First 5000 & the NSW economy

| October 25, 2010

On Wednesday 20 October 2010 I had the pleasure of being invited to say a few words at the launch of First 5000.

I was actually standing in for the Minister for Small Business Frank Terenzini, who had to attend to some urgent business at the last minute. It was a great pleasure, because First 5000 ties in perfectly with my normal role.

This blog is based on the address I gave on the day.

I’d like to congratulate the team at Global Access Partners for this innovative digital portal.  Certainly, as we heard from the other speakers at the launch; medium sized enterprises, the group First 5000 targets, represent 25% of GDP.  

Coincidentally, Sydney also represents 25% of GDP. So that gives you a pretty good illustration of the importance of those medium sized businesses, which are First 5000 companies. I’m pretty sure we can’t just add the 2 together and get 50% of GDP, it would be nice if we could do that, but as those of you who know statistics know – that’s not quite the way it works!

We also heard of the tremendous challenges that medium sized enterprises face everyday and their need for access to credible, practical advice.  Being time poor is a common issue for small and medium sized businesses alike. How do you get the information in a format that doesn’t waste your time, that delivers it exactly as you want?

That’s part of the type of activity that we’re responsible for in State & Regional Development, as well as investment attraction. 

Another issue that we are really keen to be pushing as a State government is helping businesses be innovative.  That spirit of entrepreneurialism and innovation is absolutely crucial to the Australian economy; and crucial to the NSW economy. 

And at no time is that more relevant than it is now with the dollar at parity.  Those of you who operate in NSW would know that we are not a resource rich state – apart from coal which is our largest export. We are a very diversified economy.  Education is our second largest export.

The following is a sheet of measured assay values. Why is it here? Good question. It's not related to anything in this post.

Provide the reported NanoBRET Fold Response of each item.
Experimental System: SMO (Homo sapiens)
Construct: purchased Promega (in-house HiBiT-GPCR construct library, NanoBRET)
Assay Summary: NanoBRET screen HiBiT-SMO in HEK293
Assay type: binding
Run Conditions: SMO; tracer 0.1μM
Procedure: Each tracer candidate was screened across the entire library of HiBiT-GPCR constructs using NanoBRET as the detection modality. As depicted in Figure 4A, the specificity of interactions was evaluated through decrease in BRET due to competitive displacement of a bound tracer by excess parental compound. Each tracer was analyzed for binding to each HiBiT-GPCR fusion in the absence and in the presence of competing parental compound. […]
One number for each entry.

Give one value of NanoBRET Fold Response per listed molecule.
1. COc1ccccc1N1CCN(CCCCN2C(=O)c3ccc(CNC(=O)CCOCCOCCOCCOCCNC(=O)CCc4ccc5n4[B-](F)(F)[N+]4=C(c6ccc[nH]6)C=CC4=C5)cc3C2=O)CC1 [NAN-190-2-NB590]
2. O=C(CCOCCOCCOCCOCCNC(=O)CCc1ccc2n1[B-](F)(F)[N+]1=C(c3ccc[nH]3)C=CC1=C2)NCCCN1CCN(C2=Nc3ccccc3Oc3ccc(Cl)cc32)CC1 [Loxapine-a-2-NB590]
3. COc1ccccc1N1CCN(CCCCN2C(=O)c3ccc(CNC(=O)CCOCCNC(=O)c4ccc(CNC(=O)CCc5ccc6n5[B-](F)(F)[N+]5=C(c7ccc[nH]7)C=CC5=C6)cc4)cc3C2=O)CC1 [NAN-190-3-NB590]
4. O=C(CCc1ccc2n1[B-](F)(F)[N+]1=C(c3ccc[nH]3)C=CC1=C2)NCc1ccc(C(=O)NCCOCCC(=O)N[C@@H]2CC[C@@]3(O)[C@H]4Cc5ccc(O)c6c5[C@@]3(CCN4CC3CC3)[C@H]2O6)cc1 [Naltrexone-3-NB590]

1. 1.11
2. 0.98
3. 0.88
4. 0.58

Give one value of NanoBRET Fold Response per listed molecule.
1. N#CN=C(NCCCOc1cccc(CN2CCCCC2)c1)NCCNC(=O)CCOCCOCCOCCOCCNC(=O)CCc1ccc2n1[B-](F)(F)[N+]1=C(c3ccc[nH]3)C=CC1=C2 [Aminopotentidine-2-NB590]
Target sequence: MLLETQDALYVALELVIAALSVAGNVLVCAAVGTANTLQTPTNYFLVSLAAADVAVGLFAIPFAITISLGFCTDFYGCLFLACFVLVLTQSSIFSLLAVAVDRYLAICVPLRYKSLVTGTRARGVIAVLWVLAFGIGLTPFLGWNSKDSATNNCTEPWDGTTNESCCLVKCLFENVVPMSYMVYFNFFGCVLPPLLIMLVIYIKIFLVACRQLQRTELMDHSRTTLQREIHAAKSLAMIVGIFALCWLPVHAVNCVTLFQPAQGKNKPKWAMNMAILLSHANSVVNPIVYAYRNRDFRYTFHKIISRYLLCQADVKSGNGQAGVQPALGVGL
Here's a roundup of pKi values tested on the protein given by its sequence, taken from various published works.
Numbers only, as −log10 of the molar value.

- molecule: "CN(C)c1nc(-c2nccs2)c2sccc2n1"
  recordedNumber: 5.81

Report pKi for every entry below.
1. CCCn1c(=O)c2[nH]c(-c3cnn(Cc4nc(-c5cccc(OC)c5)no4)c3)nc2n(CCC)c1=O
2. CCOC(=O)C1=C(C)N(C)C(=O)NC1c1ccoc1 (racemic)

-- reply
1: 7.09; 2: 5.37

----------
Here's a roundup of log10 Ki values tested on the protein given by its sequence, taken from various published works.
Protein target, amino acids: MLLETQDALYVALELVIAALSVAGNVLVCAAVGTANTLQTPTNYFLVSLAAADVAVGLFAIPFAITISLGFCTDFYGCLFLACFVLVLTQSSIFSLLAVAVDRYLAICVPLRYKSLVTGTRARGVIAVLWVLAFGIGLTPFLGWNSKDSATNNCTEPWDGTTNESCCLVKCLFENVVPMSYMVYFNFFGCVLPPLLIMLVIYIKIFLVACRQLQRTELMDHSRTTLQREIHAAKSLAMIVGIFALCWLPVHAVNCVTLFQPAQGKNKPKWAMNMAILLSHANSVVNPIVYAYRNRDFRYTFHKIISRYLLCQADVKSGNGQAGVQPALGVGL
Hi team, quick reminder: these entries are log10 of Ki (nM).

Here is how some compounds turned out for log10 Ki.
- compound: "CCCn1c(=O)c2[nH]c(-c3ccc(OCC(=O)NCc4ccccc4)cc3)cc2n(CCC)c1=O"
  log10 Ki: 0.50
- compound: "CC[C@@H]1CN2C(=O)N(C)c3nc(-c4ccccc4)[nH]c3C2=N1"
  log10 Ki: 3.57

So what we need to do in NSW is encourage innovation and entrepreneurship. Because if you’re a large commodity producer, commodity prices are increasing – which is why the dollar is rising – but if you’re exporting any product other than commodities you’re at a disadvantage with where the dollar is at the moment.  Or if you’re a large and significant producer in NSW and you’re competing against imports then you’re at a disadvantage.  So the future for the NSW economy very much relies upon having innovation and entrepreneurial activity.

We in Industry and Investment provide support through a number of programs. We maintain a state-wide network of business advisory services in 14 locations across the state to supply information and support for new and existing businesses.  We provide a number of themed business events such as Manufacturing Week and Small Business September.  We have incentives to encourage business to establish and expand their operations in NSW and Sydney. 

As well as facilitating some of those activities. We support small and medium sized enterprises wishing to start to export through a range of export development activities including trade missions and advisory boards and market visits. Last year we opened 4 overseas offices. 

For more information about those services I just suggest you go to the website and you’ll be able to find all the details.

These are all activities which I think tie in very nicely with what I think First 5000 is trying to do, and I can assure you that NSW Industry and Investment will be looking to have a very strong partnership with First 5000 and with its member companies.  

I’d also like to draw your attention to two recent publications which I think are critical for First 5000 community.

One is the NSW State Plan which looks at what our economy will look like in 2020.

The other is the NSW Business Sector Growth Plan, which  was launched by the Premier Kristina Keneally at the Forbes CEO Global Conference just a couple of weeks back.

What the Business Sector Growth Plan does is set out a series of growth strategies and priorities across the 11 key industries for NSW.  So it looks at what’s the competitive advantage for NSW, what are the opportunities for growth, and what are the specific things the NSW government is doing to help.

So these are some of the initiatives that the government’s taking. So anyone in First 5000 operating in NSW would really need to know about some of that vision. And our views about some of the of the 4 key mega trends that are likely to impact upon the NSW economy. 

It’s worthwhile mentioning what those 4 mega trends that we’ve modelled in to that research are:

  • ICT and the impact of the digital economy.

  • An assumption that moving forward we’ll have a price for carbon or a low carbon economy.

  • Demographic factors such as the ageing population and the declining birthrate.

  • The developing economies of China and India. 

We’re projecting that over the next 10 years the NSW Economy will grow by 30% over current levels. The workforce won’t grow to the same extent in percentage terms, which is a good thing because it means that we’re improving productivity; but the workforce is projected to grow from 3.5 to 3.9 million people.

In conclusion I’d like to reiterate our congratulations to Global Access Partners on this terrific initiative and I’d just like to assure you that we’re looking forward to a very strong partnership between Industry and Investment NSW and First 5000.